That’s the approximate number of man-hours it took to create the virtual version of Augusta National for Tiger Woods 12: The Masters, an EA Sports spokesman told Golf360. It’s equivalent to 10 people working 24/7 for an entire year.
The only number that’s more impressive? Zero.
That’s the number of leaks that occurred in the three years since EA Sports and Augusta National Golf Club first discussed bringing the famous layout to the video-game realm.
Not even WikiLeaks got hold of the information.
The announcement also provides a much-needed boost to the Tiger video game franchise, which suffered a steep drop-off in sales in light of Woods’ personal struggles.
EA has continued to lessen Woods’ presence on the cover of the game. In 2011, Rory McIlroy became the first player to share the cover with Woods. One of Augusta National’s trademark yellow flags is prominently featured on the cover of this year’s game. The rest of the space is dominated by images of Augusta’s famed 12th and 13th holes. Woods, shown hitting a shot into the 12th, is barely noticeable with his back to the camera.
Give a guy a bow tie and a national television audience, and he becomes a media star.
David B. Fay, the bow-tied man in the blue blazer, became the best-known, best-liked executive director in the 116-year history of the U.S. Golf Association.
The 60-year-old Fay stepped down Dec. 31 after 21 years as executive director of the U.S. Golf Association. All along, it has been clear he loves golf.
Almost as much as he loves baseball.
He’s probably lucky he wasn’t commissioner of Major League Baseball. It’s one of the few sports jobs as tough and as complicated as being executive director of the USGA.
The USGA executive director is caught perpetually between a rock and a hard place.
The rock is the USGA Executive Committee, composed of 15 wealthy volunteer members who rule golf in the United States and Mexico and make all final decisions in USGA matters. The hard place is the game itself, with tens of millions of opinionated golfers playing many of the same courses and abiding by the same rules as the touring pros.
Thus the peculiarities of golf and the USGA.
The USGA has two arms, the volunteer arm (including the Executive Committee and the officers) and the full-time employee arm (based at USGA headquarters in Far Hills, N.J.). The two arms are often at odds, and recent USGA presidents such as Walter W. Driver Jr. of Atlanta have implemented revenue-producing changes that rocked the foundation of the employee base in Far Hills (many employees felt Driver and other officers were insensitive and unfair in areas of job security, compensation and benefits).
In the middle of this conflict-waiting-to-happen – for more than two decades – was Fay, the executive director.
Scotland’s Elliot Saltman earned his card at the European Tour Qualifying School in December. However, he starts his career on the main European Tour with a cloud hanging over his head.
He is due to face the tour’s tournament committee on cheating allegations. Playing companions Marcus Higley and Stuart Davis reported Saltman for incorrectly marking his ball on a number of greens during the Russian Challenge Cup on the European Challenge Tour last September.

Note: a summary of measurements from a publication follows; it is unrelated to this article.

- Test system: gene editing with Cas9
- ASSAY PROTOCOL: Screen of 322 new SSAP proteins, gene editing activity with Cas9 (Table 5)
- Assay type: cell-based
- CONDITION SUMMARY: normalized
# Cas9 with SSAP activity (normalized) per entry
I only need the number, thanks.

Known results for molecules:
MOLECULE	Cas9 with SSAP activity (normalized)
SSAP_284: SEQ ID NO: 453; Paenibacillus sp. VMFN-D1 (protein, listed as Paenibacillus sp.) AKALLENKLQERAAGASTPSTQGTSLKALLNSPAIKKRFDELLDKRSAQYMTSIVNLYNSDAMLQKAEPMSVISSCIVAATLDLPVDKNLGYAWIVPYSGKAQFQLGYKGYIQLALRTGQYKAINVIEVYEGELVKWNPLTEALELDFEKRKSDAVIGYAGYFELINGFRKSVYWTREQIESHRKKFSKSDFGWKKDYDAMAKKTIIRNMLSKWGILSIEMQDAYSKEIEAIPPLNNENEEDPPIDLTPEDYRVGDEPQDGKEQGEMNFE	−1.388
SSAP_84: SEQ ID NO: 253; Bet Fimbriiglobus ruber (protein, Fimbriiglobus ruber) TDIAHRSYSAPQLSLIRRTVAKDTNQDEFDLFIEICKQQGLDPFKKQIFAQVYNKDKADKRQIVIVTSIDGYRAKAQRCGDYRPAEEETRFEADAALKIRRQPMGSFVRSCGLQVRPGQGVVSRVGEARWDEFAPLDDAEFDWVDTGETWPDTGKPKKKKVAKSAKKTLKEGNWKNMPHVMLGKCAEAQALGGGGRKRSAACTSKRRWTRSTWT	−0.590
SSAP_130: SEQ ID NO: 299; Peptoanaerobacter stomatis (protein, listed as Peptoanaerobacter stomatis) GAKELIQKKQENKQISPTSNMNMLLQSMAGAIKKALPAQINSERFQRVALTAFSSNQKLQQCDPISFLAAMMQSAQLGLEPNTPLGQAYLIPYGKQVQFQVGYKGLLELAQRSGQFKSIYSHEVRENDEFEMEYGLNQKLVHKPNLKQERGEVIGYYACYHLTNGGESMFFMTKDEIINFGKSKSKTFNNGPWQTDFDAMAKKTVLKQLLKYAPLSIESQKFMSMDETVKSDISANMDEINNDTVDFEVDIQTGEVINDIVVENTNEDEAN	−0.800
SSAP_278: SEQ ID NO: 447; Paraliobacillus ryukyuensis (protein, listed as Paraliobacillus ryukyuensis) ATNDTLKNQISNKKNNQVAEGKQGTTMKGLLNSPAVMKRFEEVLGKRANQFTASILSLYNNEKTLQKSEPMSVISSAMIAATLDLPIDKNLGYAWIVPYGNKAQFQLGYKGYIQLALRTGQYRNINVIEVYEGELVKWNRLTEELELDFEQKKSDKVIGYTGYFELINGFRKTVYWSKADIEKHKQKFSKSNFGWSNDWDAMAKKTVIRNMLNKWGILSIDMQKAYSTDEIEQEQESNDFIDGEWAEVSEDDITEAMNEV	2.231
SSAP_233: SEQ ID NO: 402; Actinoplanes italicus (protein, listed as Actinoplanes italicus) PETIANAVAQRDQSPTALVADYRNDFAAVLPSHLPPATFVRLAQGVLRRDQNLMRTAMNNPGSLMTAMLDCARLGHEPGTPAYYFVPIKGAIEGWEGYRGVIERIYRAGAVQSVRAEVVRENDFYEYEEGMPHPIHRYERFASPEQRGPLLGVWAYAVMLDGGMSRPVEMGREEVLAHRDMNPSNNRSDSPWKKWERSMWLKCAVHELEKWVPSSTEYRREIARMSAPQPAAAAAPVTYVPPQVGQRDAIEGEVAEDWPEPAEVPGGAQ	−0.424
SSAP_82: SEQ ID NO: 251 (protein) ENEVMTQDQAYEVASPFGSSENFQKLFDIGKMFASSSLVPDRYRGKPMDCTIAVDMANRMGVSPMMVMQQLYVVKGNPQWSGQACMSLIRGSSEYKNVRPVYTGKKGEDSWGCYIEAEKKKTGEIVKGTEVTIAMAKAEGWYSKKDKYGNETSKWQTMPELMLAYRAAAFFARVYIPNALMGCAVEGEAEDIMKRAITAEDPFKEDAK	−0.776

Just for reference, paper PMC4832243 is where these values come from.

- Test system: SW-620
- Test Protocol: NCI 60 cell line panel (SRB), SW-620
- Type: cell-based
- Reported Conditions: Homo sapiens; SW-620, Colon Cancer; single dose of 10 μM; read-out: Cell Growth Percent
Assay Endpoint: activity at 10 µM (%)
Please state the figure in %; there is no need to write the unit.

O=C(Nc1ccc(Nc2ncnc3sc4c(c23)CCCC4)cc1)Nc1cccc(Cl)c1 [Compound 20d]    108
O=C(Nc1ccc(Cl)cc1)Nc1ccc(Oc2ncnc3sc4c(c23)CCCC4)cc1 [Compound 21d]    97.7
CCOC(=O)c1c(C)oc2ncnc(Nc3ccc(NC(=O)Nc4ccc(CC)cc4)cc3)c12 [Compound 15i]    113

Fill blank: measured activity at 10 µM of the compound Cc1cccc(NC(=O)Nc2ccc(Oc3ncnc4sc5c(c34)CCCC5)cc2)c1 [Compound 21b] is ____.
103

Saltman was disqualified from the tournament. He was supposed to have met the tournament committee before Q School but is likely to now meet with the 15-man committee in Abu Dhabi later this month.
The LPGA is scheduled to release its 2011 schedule Thursday, and sources told Golf360 there’s a domestic event on tap with an interesting twist: Players will play for free.
The inaugural Founders Cup, designed in the spirit of pioneering LPGA founders, will be a charity-driven event in which players receive financial help for travel expenses, but don’t take home a paycheck. Sources say the three-day tournament will be in Phoenix at the JW Marriott Desert Ridge on March 18-20, kicking off the tour’s domestic schedule. The move fills a key market for the LPGA, which attracted record crowds at nearby Superstition Mountain when Safeway was sponsor of the former event.
Players still would receive official “money” and points toward rankings, the Hall of Fame and season-ending awards. They’d just give whatever money they earned back to charity.
Question is, will the top players show up?
After two limited-field events in Asia in February to start the year, more than half of the tour will begin its season playing for free.
If you were wondering why English golfers are performing so well on the world stage right now, then an upcoming trip by the English Golf Union might provide the answer.
The EGU is funding six of its elite amateurs to play in six amateur events in Australia. Laurie Canter, Stiggy Hodgson, Tom Lewis, Jack Senior, Andrew Sullivan and Darren Wright , all members of the Great Britain & Ireland Walker Cup squad, will begin their Down Under adventure in the Masters of the Amateurs at Royal Melbourne, Jan. 11-14.
In the never-ending quest to develop future stars, such experience is proving priceless.